How A Dog Is Not A Job

So, yes it is true and the case that guilt and, alas, shame pay me their customary nuisance visits when someone accosts me on the train or on the street and, in a quavering voice, maunders on about how he needs (for he is usually male) a little spare change “just 50p” so he can make it into a hostel “tonight” (it’s always for just tonight) and get a shower and a bed because ‘”it’s cold sleeping out on the street” in London. I can just about hold my breath for it, very quickly, becomes beyond doubt that he does need the refreshing graces of a shower. What kind of society or god (Fortuna? Where the hell is she nowadays?) rewards some people with flash Ferraris and others with nights on cement underneath bleak wintry stars.

Then I start to think: wait a minute, isn’t this guy white? Isn’t he English? Wasn’t he born and raised in one of the most affluent places in the world? Hell even, he’s no older than forty at a stretch and sometimes definitely in his early twenties. Why is he out for alms in one of the richest cities in the world in his own country; a place where hundreds of thousands of foreigners (Aussies, South Americans, Africans, Polish, French, you name it they have come to seek the golden fleece) and perhaps millions have succeeded in building a working life having, in many cases, been born with a rustier spoon in the mouth? The real question is: what sort of person would rather get a dog than a job and does he deserve sympathy and my money? I sound cold and heartless, traits less becoming of a humane being, but I have come to the realisation that some people simply need to make an effort and get a job. For yelping out loud, this is not Spain (unemployment 27%). Makes me wanna bark: “If you need money, get a job! If you need company, get a girlfriend!”. Then get a dog.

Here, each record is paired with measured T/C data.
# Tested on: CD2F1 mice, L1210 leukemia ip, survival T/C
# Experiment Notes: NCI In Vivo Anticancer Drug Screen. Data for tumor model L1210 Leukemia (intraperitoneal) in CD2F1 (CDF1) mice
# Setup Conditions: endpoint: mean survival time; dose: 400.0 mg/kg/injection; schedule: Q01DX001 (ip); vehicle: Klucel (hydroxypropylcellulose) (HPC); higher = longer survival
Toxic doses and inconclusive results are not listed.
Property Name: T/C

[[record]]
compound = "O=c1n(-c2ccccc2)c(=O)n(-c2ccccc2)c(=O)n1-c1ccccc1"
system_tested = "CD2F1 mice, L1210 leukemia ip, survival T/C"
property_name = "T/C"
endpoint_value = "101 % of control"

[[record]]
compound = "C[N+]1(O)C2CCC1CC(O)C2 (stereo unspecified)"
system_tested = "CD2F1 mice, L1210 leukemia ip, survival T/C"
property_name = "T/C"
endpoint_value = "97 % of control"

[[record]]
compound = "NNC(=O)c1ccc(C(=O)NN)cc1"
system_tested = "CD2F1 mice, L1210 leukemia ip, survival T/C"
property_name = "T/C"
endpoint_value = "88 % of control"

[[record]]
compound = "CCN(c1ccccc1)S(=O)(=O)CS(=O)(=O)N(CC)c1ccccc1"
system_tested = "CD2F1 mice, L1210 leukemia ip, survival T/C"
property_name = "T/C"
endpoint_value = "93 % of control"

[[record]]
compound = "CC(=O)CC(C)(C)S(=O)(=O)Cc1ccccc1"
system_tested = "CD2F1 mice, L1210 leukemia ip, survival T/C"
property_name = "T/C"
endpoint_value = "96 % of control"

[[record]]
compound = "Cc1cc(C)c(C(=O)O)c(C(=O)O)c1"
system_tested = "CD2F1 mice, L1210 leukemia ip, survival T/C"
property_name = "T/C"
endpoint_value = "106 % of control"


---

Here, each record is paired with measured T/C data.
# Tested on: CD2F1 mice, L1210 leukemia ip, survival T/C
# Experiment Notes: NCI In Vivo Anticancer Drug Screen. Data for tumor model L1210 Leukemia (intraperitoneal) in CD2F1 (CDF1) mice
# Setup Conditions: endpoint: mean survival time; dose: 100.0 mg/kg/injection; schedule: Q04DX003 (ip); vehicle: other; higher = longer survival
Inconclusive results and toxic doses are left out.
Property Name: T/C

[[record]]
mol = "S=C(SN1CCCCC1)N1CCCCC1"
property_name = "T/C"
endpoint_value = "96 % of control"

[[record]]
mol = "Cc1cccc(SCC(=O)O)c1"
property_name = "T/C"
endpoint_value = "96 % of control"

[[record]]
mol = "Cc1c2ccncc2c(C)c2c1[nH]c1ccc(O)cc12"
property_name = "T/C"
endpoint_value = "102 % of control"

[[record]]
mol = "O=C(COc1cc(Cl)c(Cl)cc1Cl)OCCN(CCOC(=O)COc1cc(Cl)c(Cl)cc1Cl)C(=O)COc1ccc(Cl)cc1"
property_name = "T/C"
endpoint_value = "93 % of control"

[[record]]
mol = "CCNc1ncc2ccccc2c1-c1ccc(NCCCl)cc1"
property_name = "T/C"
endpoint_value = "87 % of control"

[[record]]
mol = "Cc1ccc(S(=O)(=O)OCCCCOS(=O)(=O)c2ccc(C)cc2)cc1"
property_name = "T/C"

Cute is All For One and One For All

Here’s a problem. The average European graduate is reckoned to earn €123,000 more over a typical working life than the non-graduate. The degree costs €35,000 so over say a 35 year working life (age 27 to 62), that works out at €1600 a year in today’s money if we assume an inflation rate of two percent. At a four percent inflation rate, the real value of extra earnings is down to approximately €1000 a year. Doesn’t sound a lot for four or more years at University. And if you consider that, since we are talking averages, some people will do much better but many will do much worse, then for many graduates that degree is just not worth it. I speak economically but admit there may be superior qualitative benefits to earning a degree. Speaking economically, it is more useful to know the distribution of earnings but on this cute point the common average is silent.

Here’s a problem. Nine of ten citizens in Country A earn €10,000 a year and the tenth €1m (don’t think how). The average is €109,000. Meanwhile, all ten citizens in Country B earn €90,000 a year so the average is €90,000, that is, almost 18% lower than Country A. Which country would you rather work in given exposure to the same global market of goods and services? That cute question is rather a doddle to answer.

Here’s the rub: people err when, in isolation, they compare one country’s GDP per capita (e.g. the US) to another country’s (e.g. Sweden or Germany). This information is, not quite but almost, useless unless we know the distribution of incomes and productivity. Yes, the concept of distribution is more difficult for most people to understand but so are the rules of love and that hasn’t stopped people chasing cute people.

Here’s another rub. The linked article above makes a seriously good point about providing the young (and I suppose any other willing person) with skills training. So even if extra education may not pay off in a better paying job for one individual, for the country, skilled labour is a boon for productivity and competitiveness. This is only one example when individuals acting in their own perceived best interests do worse than working together. Working to a common good is not communism. It’s cute.